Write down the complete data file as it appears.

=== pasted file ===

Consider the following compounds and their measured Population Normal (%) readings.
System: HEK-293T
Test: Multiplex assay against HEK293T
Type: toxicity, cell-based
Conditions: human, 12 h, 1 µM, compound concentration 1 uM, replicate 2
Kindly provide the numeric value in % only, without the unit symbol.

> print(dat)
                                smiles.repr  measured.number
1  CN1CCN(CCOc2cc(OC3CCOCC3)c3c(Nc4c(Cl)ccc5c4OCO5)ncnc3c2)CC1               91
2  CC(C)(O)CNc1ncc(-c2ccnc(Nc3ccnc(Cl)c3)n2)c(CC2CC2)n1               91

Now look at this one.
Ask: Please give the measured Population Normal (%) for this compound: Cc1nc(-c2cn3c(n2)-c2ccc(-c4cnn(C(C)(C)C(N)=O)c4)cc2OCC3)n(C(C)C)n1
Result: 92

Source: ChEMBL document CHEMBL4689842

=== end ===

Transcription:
Consider the following compounds and their measured Population Normal (%) readings.
System: HEK-293T
Test: Multiplex assay against HEK293T
Type: toxicity, cell-based
Conditions: human, 12 h, 1 µM, compound concentration 1 uM, replicate 2
Kindly provide the numeric value in % only, without the unit symbol.

> print(dat)
                                smiles.repr  measured.number
1  CN1CCN(CCOc2cc(OC3CCOCC3)c3c(Nc4c(Cl)ccc5c4OCO5)ncnc3c2)CC1               91
2  CC(C)(O)CNc1ncc(-c2ccnc(Nc3ccnc(Cl)c3)n2)c(CC2CC2)n1               91

Now look at this one.
Ask: Please give the measured Population Normal (%) for this compound: Cc1nc(-c2cn3c(n2)-c2ccc(-c4cnn(C(C)(C)C(N)=O)c4)cc2OCC3)n(C(C)C)n1
Result: 92

Source: ChEMBL document CHEMBL4689842